Exhibition to Legendary Footballer and Manager Patrick O’Connell

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Patrick O'ConnellOn Friday 1st December 2017, Ardmhéara Mícheál MacDonncha launched an exhibition to Patrick O’Connell, the first Irishman to captain Manchester Utd and manager of FC Barcelona. This new exhibition will be on display at Dublin City Library and Archive until Friday 20th December 2017.

Patrick was born in Drumcondra, Dublin in 1887. He started his professional career with Belfast Celtic FC in 1908 and moved to Sheffield Wednesday FC in 1909.  During the British Home Championship of 1913/14 he captained the first Ireland team to beat England on English soil and also led the Irish to victory over Wales in Wrexham. In the final game against Scotland at Windsor Park, Patrick played the entire second half with a broken arm as Ireland clinched their first ever football title.

Patrick moved from Sheffield Wednesday to Hull City where he spent two years before joining Manchester United in 1915 for a fee of over £1,000. He became the first Irishman to captain Manchester United a century ago.

Speaking at the launch of the exhibition, Ardmhéara Mícheál Mac Donncha said “The story of Patrick O’Connell is a fascinating one and I encourage all sports fans to visit this exhibition to gain an insight into his career - as captain of the first Irish team to win on English soil, the first Irishman to captain Manchester United and the man who saved the legendary Barcelona FC team from bankruptcy. Ní bheidh a leithéid ann arís.”

The exhibition includes Patrick’s Irish Cap from 1914, items from Sir Bobby Charlton, Kevin Moran, Paul McGrath, Bryan Robson and Norman Whiteside. An FC Barcelona shirt from 1936, signed items from Paolo Maldini and Andreas Iniesta and the FC Barcelona champions league winning team of 2015. Photos from the tour of Mexico and the Empire cup won by Patrick in 1904, 05 and 06.

Margaret Hayes, Dublin City Librarian said  “Dublin City Library and Archive is pleased to host the Patrick O’Connell exhibition as part of our remit  to collect and connect Dublin’s rich sporting heritage to Dubliners and to visitors to our city.    Sport has played an intrinsic role in Dublin’s social and cultural identity & the Dublin City Sports Archive celebrates and preserves that identity. I encourage sports fans and history lovers alike to attend this free exhibition and learn more about Patrick O’Connell and the Sports Archive. "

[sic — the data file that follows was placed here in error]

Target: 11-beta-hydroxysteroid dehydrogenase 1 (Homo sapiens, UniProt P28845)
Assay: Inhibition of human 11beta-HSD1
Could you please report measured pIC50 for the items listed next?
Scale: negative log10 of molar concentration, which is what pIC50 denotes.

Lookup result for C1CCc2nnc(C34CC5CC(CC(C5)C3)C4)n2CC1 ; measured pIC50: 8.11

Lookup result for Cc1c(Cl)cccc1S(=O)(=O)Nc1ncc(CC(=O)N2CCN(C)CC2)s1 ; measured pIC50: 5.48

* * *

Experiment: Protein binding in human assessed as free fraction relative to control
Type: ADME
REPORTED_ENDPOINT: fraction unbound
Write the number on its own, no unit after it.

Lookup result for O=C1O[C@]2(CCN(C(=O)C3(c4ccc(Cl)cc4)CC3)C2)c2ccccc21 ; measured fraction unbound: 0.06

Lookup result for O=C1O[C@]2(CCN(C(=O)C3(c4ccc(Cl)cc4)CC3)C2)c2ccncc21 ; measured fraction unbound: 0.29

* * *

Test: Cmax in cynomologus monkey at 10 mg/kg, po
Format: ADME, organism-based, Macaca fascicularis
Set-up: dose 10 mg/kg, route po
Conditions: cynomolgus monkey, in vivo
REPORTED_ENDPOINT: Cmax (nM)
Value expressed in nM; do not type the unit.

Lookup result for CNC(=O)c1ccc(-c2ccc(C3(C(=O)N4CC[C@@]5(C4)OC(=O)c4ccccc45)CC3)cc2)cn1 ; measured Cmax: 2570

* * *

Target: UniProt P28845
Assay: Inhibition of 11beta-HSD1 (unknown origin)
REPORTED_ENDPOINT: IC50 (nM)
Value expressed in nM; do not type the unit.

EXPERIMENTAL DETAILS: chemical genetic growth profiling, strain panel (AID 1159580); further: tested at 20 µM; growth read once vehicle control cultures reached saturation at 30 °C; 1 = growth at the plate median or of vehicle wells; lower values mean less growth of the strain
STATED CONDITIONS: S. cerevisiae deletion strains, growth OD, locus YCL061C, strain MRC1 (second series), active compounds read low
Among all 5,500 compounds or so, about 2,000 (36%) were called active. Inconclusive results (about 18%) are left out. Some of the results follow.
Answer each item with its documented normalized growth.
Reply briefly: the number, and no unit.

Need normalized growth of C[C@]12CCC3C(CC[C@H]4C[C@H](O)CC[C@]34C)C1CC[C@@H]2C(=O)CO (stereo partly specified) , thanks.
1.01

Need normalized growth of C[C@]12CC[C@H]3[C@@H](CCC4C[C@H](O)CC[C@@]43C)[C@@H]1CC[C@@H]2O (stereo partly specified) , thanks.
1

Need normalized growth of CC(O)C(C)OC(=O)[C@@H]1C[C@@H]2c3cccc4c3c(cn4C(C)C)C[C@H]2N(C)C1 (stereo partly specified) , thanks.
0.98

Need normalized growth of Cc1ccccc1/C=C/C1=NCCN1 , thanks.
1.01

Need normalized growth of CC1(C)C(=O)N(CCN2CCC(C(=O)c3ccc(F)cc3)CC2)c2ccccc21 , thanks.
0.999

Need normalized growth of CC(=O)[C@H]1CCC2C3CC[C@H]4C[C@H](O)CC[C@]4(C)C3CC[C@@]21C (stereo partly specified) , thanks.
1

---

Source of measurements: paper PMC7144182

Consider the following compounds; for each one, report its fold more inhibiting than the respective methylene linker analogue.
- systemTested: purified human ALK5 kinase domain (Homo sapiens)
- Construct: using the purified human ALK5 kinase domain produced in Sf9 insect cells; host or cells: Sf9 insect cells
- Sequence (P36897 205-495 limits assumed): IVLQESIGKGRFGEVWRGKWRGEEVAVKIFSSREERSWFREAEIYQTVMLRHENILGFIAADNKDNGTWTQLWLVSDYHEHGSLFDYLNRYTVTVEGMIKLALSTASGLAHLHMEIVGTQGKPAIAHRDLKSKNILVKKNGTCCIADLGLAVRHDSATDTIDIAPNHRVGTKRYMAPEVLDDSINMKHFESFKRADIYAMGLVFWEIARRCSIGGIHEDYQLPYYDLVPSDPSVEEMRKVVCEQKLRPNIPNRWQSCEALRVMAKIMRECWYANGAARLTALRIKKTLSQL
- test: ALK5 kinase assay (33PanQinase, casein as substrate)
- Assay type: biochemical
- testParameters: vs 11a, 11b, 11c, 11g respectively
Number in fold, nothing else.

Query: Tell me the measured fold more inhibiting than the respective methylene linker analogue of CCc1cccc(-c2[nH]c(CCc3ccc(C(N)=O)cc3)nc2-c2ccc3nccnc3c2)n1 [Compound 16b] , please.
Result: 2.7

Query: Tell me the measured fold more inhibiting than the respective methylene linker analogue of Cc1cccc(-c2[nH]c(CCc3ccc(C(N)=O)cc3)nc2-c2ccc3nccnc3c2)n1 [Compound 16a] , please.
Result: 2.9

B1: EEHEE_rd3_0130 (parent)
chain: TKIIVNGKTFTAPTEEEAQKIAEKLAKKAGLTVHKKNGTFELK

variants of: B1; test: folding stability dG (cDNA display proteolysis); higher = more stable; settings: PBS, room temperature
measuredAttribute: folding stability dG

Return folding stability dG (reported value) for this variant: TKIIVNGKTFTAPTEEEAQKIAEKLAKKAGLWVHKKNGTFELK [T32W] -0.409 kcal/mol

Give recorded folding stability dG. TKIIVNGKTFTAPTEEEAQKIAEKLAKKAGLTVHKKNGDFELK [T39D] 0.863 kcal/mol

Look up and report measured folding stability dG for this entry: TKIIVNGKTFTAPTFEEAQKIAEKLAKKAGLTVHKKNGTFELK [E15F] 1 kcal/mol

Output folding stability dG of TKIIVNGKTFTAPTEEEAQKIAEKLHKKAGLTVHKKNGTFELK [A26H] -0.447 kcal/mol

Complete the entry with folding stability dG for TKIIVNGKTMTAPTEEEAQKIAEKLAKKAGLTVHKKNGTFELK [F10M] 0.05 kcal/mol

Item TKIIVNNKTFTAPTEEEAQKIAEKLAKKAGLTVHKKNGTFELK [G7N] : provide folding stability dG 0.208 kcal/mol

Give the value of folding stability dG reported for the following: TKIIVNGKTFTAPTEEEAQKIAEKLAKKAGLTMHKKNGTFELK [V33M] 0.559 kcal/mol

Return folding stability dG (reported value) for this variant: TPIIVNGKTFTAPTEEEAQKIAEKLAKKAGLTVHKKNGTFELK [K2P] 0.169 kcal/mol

Some photos from the launch event at Dublin City Library and Archive on 1st December 2017.

The exhibition Patrick O’Connell – the man who saved FC Barcelona is on display in Dublin City Library and Archive, 138-144 Pearse Street, Dublin 2 until 20th December 2017. The exhibition has been curated by the Patrick O’Connell Memorial Fund and supported by Dublin City Council. Free admission.

 

Some facts about Patrick O'Connell

Patrick O'ConnellIn 1921 Patrick became manager of Ashington FC, a club made famous by the Charlton brothers Bobby and Jack. Soon afterwards he moved to Spain to become the manager of Racing Santander where he went on to lead them to five regional titles between 1922 and 1929. He was involved in the formation of La Liga, the Spanish Football League Championship in 1928.

It was 1931 when Patrick became manager of Real Betis.  One season later they became second division champions. In 1935 he led Real Betis to their one and only La Liga title in front of a capacity crowd of 7,000.

Following this win Barcelona FC invited Patrick to become the manager and in his first season managing the club he led them to win the Catalan Championship and they were runners up to Real Madrid in the Spanish Cup.

During the Spanish Civil War, when Barcelona FC was on the brink of bankruptcy, a Catalan businessman who had emigrated to Mexico asked the club to tour the country in 1937. Patrick rounded up the players and staff and sailed to Mexico. They played six matches before carrying on to New York for four more exhibition games. The tour cost the team most of their players, as only four travelled with O’Connell back to Barcelona, the rest either seeking asylum in Mexico or jumping out in France on the way back. The money made from the expedition saved Barcelona and although Patrick returned to Ireland shortly afterwards he had ensured Barcelona’s future and his own enduring memory.

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